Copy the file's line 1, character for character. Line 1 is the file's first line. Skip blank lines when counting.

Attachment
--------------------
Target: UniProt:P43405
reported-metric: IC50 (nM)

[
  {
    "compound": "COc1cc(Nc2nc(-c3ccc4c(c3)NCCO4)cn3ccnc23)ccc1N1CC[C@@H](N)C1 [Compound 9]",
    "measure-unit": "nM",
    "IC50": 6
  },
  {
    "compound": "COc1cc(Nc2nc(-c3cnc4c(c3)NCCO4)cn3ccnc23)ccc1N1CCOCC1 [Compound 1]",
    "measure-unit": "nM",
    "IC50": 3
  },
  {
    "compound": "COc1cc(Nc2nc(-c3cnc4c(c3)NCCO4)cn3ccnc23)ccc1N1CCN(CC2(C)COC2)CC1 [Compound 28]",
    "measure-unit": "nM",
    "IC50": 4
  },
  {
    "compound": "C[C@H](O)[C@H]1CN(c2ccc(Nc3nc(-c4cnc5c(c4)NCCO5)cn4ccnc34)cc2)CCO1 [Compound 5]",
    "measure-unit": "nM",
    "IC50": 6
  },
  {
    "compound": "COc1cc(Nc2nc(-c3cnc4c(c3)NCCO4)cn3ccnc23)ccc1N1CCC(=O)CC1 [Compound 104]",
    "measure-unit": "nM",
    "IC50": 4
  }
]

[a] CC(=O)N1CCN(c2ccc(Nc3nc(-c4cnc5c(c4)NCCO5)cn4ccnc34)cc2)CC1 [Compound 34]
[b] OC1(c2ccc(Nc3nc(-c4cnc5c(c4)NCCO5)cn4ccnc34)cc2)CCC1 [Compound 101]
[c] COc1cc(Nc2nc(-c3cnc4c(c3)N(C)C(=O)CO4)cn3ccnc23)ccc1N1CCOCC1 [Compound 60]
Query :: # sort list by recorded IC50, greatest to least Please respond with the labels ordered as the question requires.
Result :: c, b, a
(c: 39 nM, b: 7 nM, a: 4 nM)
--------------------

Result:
Target: UniProt:P43405